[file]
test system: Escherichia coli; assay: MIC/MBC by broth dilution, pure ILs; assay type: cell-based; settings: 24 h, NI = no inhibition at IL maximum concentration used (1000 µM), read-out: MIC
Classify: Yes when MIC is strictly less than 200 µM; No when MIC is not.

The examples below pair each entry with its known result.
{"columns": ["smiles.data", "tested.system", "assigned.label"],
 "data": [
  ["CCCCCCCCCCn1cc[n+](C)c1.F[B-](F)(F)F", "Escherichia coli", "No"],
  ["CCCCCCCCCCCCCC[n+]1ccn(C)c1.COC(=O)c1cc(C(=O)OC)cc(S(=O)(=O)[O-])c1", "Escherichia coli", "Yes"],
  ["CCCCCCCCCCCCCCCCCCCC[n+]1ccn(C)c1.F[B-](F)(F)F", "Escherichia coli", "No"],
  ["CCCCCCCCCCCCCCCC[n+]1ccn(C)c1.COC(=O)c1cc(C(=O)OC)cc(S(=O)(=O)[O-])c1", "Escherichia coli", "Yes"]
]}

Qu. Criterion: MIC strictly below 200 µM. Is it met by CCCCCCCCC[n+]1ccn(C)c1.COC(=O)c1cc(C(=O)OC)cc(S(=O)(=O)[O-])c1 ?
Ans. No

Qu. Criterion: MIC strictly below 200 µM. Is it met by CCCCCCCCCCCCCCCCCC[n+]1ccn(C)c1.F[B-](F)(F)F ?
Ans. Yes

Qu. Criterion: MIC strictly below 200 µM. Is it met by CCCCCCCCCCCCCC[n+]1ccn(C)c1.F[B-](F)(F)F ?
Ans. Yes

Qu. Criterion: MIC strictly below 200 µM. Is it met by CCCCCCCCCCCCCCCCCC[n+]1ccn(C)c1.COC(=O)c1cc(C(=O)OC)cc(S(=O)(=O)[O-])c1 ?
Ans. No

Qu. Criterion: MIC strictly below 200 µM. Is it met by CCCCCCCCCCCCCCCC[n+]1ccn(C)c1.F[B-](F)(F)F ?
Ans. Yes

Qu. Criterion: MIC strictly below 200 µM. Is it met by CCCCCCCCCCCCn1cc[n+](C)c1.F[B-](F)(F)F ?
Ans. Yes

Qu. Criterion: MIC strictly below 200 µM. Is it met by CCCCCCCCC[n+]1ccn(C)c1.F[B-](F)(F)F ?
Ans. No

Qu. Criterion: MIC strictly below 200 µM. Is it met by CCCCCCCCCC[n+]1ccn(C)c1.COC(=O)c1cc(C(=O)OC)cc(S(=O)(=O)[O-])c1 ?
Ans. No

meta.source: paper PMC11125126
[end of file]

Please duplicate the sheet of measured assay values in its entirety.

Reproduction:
test system: Escherichia coli; assay: MIC/MBC by broth dilution, pure ILs; assay type: cell-based; settings: 24 h, NI = no inhibition at IL maximum concentration used (1000 µM), read-out: MIC
Classify: Yes when MIC is strictly less than 200 µM; No when MIC is not.

The examples below pair each entry with its known result.
{"columns": ["smiles.data", "tested.system", "assigned.label"],
 "data": [
  ["CCCCCCCCCCn1cc[n+](C)c1.F[B-](F)(F)F", "Escherichia coli", "No"],
  ["CCCCCCCCCCCCCC[n+]1ccn(C)c1.COC(=O)c1cc(C(=O)OC)cc(S(=O)(=O)[O-])c1", "Escherichia coli", "Yes"],
  ["CCCCCCCCCCCCCCCCCCCC[n+]1ccn(C)c1.F[B-](F)(F)F", "Escherichia coli", "No"],
  ["CCCCCCCCCCCCCCCC[n+]1ccn(C)c1.COC(=O)c1cc(C(=O)OC)cc(S(=O)(=O)[O-])c1", "Escherichia coli", "Yes"]
]}

Qu. Criterion: MIC strictly below 200 µM. Is it met by CCCCCCCCC[n+]1ccn(C)c1.COC(=O)c1cc(C(=O)OC)cc(S(=O)(=O)[O-])c1 ?
Ans. No

Qu. Criterion: MIC strictly below 200 µM. Is it met by CCCCCCCCCCCCCCCCCC[n+]1ccn(C)c1.F[B-](F)(F)F ?
Ans. Yes

Qu. Criterion: MIC strictly below 200 µM. Is it met by CCCCCCCCCCCCCC[n+]1ccn(C)c1.F[B-](F)(F)F ?
Ans. Yes

Qu. Criterion: MIC strictly below 200 µM. Is it met by CCCCCCCCCCCCCCCCCC[n+]1ccn(C)c1.COC(=O)c1cc(C(=O)OC)cc(S(=O)(=O)[O-])c1 ?
Ans. No

Qu. Criterion: MIC strictly below 200 µM. Is it met by CCCCCCCCCCCCCCCC[n+]1ccn(C)c1.F[B-](F)(F)F ?
Ans. Yes

Qu. Criterion: MIC strictly below 200 µM. Is it met by CCCCCCCCCCCCn1cc[n+](C)c1.F[B-](F)(F)F ?
Ans. Yes

Qu. Criterion: MIC strictly below 200 µM. Is it met by CCCCCCCCC[n+]1ccn(C)c1.F[B-](F)(F)F ?
Ans. No

Qu. Criterion: MIC strictly below 200 µM. Is it met by CCCCCCCCCC[n+]1ccn(C)c1.COC(=O)c1cc(C(=O)OC)cc(S(=O)(=O)[O-])c1 ?
Ans. No

meta.source: paper PMC11125126